Monday, October 12, 2009

Michelle Obama's Slave Ancestor and the U.S. Reaction To It

Last week, the New York Times apparently released a story that they had been researching for some time, that determined that Michelle Obama had an ancestor that was a slave here in the United States, and apparently the news was so shocking, NBC seemed to go out of their way to talk about it on several news programs (Today and NBC Nightly News) for at least two days. I wouldn't doubt that other channels also covered this story in depth. The thing is, I don't know what the big deal is. Or do I?

Being Black (I'm not African-American because I'm not from Africa) and growing up in Detroit, I got regular lessons on slavery, the Underground Railroad, Harriet Tubman, Martin Luther King, Jr., and most of the other slavery and civil rights related issues that Blacks faced here in the United States. While I'm not dismissing the significance of these things, I can say with certainty that to most Blacks that I know, the slave period of America isn't that big a deal any more. To have an ancestor that was a slave here? That covers far more than half of Black American families. We're not surprised that we had ancestors that were slaves less than 200 years ago, so why is every one else?

In fact, as my family and I discussed last week, we'd be very surprised if any Black family in America (whose ancestors were in the U.S. during the slavery period) today didn't have ancestors that were slaves. There are Blacks that have ancestors that came to the United States after slavery ended, but comparatively speaking, their numbers are tiny. I told my mother and sister this last week: you can take 100 Black Americans, at random, put them in a room, turn off the lights, reach out and touch any random person among them, and be over 99% confident that their ancestors were slaves in America.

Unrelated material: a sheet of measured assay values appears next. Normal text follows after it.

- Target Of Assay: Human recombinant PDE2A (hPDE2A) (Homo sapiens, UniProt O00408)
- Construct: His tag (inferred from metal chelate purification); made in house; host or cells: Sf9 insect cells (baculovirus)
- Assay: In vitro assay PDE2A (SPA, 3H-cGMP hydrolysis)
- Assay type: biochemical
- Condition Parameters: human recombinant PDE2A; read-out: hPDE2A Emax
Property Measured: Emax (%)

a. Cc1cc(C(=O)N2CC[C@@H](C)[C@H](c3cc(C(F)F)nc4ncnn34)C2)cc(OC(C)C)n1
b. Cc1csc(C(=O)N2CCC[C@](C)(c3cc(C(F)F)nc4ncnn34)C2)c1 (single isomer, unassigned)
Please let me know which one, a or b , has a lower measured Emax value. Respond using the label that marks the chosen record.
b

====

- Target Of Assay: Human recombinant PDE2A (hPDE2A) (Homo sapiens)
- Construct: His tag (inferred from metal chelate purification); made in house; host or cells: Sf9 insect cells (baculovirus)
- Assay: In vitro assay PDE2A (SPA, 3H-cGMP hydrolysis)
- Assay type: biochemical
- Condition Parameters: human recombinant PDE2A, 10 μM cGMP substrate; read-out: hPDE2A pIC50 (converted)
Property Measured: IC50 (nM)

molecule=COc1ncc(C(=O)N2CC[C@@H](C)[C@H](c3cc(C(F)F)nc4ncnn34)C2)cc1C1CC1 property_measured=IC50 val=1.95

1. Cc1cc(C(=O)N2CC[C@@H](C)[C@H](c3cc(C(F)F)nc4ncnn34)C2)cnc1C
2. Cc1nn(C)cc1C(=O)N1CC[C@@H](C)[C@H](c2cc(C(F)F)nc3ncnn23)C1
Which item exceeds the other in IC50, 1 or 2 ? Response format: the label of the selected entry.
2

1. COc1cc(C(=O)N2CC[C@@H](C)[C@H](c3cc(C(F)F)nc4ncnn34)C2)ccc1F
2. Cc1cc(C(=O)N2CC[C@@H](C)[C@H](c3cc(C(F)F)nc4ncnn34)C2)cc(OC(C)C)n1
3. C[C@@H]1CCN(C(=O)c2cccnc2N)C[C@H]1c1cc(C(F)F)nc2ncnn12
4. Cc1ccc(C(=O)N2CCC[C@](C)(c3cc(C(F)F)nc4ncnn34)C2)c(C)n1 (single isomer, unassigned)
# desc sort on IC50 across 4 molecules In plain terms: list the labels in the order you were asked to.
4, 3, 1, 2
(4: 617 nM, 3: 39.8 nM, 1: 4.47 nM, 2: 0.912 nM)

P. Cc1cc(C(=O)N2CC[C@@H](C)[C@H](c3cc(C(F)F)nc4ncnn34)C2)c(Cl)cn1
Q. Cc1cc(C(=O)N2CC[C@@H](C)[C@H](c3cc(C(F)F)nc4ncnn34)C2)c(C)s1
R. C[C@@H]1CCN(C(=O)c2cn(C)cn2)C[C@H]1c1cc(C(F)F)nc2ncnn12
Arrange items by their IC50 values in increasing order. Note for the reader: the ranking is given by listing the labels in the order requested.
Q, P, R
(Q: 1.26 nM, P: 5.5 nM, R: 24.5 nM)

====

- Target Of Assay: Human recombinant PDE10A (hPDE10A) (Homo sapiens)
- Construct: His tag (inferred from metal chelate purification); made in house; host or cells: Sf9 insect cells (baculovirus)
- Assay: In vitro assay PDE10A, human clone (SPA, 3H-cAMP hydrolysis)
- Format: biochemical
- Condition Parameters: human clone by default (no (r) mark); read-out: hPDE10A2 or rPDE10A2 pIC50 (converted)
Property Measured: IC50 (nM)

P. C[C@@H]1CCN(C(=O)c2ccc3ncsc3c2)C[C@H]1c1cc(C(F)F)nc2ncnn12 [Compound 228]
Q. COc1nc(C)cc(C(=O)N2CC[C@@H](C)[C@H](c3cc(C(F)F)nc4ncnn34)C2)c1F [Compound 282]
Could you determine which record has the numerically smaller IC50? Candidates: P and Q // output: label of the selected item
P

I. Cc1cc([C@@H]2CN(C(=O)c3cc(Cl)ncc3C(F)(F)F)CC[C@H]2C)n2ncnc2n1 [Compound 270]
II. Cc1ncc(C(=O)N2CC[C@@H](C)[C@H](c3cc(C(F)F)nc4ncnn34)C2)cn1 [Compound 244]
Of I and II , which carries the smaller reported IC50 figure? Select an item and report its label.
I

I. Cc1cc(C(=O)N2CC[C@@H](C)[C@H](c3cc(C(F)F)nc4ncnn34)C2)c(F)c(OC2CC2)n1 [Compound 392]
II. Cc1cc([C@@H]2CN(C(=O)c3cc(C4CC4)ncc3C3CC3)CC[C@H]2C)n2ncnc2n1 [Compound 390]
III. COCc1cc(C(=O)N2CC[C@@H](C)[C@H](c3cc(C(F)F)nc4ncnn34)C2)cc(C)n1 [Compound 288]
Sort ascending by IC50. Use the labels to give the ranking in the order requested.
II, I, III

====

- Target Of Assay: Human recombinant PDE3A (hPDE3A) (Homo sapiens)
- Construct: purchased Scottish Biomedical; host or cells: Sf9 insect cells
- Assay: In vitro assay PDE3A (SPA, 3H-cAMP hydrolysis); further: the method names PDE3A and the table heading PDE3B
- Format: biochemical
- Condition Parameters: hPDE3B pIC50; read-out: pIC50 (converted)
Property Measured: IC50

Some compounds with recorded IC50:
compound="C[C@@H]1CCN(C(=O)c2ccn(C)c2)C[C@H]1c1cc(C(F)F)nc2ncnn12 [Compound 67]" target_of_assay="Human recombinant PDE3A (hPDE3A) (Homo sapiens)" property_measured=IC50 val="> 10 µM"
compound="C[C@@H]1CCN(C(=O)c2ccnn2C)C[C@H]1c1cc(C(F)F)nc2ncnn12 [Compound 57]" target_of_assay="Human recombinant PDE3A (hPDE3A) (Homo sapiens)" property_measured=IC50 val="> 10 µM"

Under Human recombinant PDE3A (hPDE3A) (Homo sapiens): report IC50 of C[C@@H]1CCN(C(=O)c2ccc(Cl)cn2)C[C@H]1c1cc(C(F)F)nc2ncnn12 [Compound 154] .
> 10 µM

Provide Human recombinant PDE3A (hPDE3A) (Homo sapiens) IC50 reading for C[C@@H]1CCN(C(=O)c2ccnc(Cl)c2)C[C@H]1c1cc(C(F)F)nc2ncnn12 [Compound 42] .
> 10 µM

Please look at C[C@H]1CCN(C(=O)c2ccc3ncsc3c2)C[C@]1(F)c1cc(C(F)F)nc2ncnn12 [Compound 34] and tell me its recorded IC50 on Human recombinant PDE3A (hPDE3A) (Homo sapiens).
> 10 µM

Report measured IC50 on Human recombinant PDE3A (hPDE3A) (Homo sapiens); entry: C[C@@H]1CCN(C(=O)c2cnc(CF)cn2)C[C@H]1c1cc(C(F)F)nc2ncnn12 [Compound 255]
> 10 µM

So what's my point? We got over it. Yes, we're glad that we now have a Black president, but we're not sitting around waiting for him to invoke a slavery act to put Whites through what we went through. We're not waiting with baited breath for him to give us reparations for slavery... I sure as hell wouldn't know what to do with 40 acres and a mule, and I surely couldn't afford the taxes associated with the land.

In short, we celebrated Obama's victory in last year's presidential election because even though his father was not a slave here in America, his victory meant that we as a people have finally reached a level of equality here that our slave ancestors couldn't have dreamt about. It meant that we were that much closer to Dr. Martin Luther King, Jr.'s dream. That the country that we love has finally permitted us to participate in the highest office we as a country have.

I think the bottom line is that we Black Americans, whether we have the blood of slaves running through our veins or not, finally feel like complete Americans.

No comments:

Post a Comment